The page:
Plastering might not be for the faint-hearted. Often seen as much as an art as anything, it takes some confidence: once you are committed, you have to see the job through! However, like any art, it’s one that you can learn, and if you are willing to give it a go, you might be surprised at how quickly you can pick it up and find yourself working on a smooth wall.
There are five key tools that you will need. While some of these may look like they serve a similar purpose, you will quickly realise each has a key role in plastering.
1. The plastering trowel
This is the main tool you will be using, and it’s important you get the right one. Unless you are considering a career as a plasterer, it’s probably better to get a smaller one. It is a question of balance, the bigger the trowel, the more plaster it can hold; professionals will tend to use bigger trowels. However, smaller trowels allow for more control, which will be important when it’s your first time.
2. The bucket trowel
This might be one of those tools you can work without. As its name suggests, it’s the trowel that goes into the bucket! You might well be able to do the same job with another tool you already have, however, the bucket trowel does not need to be expensive and is shaped to make it easy to get all the plaster out of the bucket. You might find you don’t regret spending a few quid when you are struggling to get the last few bits of plaster out to finish off that wall!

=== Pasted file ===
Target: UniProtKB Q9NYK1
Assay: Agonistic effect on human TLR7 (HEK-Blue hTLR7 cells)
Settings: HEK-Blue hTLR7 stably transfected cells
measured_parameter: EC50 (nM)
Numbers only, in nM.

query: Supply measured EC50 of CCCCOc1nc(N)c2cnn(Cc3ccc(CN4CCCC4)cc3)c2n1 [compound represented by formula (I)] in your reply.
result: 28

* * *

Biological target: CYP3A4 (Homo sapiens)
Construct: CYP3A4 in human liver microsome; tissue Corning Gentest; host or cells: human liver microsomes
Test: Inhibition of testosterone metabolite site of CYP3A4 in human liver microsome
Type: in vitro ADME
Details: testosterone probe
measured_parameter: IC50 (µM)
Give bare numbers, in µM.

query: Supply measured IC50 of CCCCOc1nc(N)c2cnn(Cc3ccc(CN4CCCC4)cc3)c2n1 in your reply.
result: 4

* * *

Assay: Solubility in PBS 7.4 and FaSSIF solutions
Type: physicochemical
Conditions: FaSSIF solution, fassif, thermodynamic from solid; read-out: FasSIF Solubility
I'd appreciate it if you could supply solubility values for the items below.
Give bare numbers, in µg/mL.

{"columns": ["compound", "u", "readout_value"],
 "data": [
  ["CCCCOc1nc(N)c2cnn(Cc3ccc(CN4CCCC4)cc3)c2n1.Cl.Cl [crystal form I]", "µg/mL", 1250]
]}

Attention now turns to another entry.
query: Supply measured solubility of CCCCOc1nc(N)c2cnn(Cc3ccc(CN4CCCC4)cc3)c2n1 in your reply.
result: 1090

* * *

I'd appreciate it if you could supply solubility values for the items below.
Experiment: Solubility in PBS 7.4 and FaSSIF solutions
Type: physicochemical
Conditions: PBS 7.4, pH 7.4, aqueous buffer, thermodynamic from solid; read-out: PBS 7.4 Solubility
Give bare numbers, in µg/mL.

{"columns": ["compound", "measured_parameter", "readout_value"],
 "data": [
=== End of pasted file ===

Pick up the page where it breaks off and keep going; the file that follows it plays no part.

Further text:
3. The handboard
Sometimes called a hawk, these are the boards you will see plasterers hold in their non-dominant hand with a pile of plaster for the plastering trowel to dig into. It might seem like one of those tools you can do without, but it serves two key purposes. First, it means you can focus on plastering because you have a supply at hand as you go (especially if you have a smaller trowel), and second, it means you have more control over how you load up your plastering trowel than you do straight from the bucket. You will be holding this up all the time, so look for something light.
You can, of course, mix your plaster manually, but it’s hard work. Plaster needs to be thick, but consistent, and that takes effort if you are working the bucket with a spade. An electric mixer will do all the work for you. It would be overkill to buy one for just a few walls, but they can be hired relatively cheaply from your local hire-shop.
5. Water brush
Perhaps the most critical tool for plastering. Using the water brush on the final coat will help it dry a little slower, preventing pulls and cracks. However, it’s also useful to keep the plaster wet if it’s drying a little too quickly, something that’s likely to happen if you are a beginner and haven’t quite got up to speed. Don’t be fooled into thinking that any old brush will do, get a high-quality water brush unless you want to spend your time picking bristles out of the plaster!
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